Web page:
Pharmaceutics, Vol. 13, Pages 1585: The Revolving Door of Adenovirus Cell Entry: Not All Pathways Are Equal
Pharmaceutics doi: 10.3390/pharmaceutics13101585
Alan L. Parker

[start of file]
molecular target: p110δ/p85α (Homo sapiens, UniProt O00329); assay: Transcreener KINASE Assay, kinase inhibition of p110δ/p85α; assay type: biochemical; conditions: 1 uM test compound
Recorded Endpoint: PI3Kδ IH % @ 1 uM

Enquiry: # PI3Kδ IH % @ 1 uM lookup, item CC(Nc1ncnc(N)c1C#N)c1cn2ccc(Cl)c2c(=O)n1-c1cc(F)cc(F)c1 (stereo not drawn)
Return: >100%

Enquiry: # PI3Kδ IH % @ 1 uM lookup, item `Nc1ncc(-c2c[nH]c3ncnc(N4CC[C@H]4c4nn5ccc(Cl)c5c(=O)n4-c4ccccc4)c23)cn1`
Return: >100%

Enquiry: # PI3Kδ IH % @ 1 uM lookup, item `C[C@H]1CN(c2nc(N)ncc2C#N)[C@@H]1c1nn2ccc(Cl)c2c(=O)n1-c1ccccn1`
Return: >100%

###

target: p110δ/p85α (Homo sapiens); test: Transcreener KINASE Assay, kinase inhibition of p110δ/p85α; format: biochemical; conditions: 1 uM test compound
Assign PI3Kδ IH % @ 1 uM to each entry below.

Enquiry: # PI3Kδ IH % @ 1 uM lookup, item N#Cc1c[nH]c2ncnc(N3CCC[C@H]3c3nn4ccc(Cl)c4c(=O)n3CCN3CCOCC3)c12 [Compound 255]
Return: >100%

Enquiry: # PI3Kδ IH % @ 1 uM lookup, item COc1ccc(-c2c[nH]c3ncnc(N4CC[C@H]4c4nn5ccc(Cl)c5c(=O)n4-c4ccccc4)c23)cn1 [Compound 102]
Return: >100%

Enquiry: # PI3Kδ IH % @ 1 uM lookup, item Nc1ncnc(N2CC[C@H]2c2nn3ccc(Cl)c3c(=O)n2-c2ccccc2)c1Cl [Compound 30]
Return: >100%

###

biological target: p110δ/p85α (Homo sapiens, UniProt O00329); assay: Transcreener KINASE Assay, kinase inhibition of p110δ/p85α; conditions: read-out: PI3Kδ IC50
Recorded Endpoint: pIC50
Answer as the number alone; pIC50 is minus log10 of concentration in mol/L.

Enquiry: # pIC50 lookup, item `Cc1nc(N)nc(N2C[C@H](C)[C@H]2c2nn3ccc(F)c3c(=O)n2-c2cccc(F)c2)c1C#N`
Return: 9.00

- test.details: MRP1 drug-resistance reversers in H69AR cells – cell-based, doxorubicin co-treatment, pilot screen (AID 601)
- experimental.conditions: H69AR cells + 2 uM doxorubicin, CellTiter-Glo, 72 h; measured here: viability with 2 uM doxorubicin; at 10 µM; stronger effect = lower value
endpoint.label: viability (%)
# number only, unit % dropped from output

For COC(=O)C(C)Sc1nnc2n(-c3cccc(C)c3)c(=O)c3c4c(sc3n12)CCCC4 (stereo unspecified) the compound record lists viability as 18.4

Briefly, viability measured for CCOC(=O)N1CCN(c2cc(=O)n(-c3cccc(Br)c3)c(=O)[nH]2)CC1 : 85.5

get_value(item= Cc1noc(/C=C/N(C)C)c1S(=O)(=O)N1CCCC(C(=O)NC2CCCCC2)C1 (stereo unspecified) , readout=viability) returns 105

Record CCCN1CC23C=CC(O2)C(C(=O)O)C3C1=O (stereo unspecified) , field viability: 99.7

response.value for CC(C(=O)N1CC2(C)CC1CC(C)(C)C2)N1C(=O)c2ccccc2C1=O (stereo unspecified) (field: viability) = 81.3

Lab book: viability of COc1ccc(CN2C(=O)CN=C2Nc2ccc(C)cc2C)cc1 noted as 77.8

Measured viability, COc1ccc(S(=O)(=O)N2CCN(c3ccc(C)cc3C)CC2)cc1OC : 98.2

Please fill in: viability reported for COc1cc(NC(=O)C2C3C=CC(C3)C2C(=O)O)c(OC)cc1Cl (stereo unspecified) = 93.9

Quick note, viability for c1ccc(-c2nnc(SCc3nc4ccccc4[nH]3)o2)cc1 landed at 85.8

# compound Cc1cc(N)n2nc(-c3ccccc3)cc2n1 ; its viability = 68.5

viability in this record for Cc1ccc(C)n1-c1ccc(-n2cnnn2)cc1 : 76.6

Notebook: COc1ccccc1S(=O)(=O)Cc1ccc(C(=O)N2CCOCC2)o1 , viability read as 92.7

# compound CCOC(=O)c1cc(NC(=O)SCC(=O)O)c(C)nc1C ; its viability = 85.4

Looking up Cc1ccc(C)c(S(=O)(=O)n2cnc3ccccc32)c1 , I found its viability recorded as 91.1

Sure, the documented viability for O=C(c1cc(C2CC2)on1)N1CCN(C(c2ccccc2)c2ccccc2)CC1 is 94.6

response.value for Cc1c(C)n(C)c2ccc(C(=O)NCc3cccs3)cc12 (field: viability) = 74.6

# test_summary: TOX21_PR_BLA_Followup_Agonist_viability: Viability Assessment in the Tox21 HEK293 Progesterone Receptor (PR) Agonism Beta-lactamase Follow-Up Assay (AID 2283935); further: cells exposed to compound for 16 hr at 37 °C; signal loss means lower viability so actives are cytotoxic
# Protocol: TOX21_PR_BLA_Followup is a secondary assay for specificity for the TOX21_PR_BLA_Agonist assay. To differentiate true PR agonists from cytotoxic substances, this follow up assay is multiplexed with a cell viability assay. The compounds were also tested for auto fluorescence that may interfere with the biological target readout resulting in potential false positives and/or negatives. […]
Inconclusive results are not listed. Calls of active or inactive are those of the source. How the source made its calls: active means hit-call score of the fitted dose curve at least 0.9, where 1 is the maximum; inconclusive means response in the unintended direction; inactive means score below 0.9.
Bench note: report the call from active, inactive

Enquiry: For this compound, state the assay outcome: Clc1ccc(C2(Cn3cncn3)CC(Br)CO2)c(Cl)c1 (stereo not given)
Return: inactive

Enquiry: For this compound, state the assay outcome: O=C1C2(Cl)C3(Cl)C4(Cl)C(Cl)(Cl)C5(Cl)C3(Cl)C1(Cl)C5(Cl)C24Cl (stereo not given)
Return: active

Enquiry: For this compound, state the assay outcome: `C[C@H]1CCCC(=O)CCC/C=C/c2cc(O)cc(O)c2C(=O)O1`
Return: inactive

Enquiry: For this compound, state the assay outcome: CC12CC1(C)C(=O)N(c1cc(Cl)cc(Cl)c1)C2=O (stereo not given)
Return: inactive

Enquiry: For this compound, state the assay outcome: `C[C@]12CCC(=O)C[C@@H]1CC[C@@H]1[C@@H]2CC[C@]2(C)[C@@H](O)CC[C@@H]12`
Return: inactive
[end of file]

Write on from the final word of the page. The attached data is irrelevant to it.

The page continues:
Adenoviruses represent exceptional candidates for wide-ranging therapeutic applications, from vectors for gene therapy to oncolytics for cancer treatments. The first ever commercial gene therapy medicine was based on a recombinant adenovirus vector, while most recently, adenoviral vectors have proven critical as vaccine platforms in effectively controlling the global coronavirus pandemic. Here, we discuss factors involved in adenovirus cell binding, entry, and trafficking; how they influence efficiency of adenovirus-based vectors; and how they can be manipulated to enhance efficacy of genetically modified adenoviral variants. We focus particularly on endocytosis and how different adenovirus serotypes employ different endocytic pathways to gain cell entry, and thus, have different intracellular trafficking pathways that subsequently trigger different host antiviral responses. In the context of gene therapy, the final goal of the adenovirus vector is to efficiently deliver therapeutic transgenes into the target cell nucleus, thus allowing its functional expression. Aberrant or inefficient endocytosis can impede this goal, therefore, it should be considered when designing and constructing adenovirus-based vectors.
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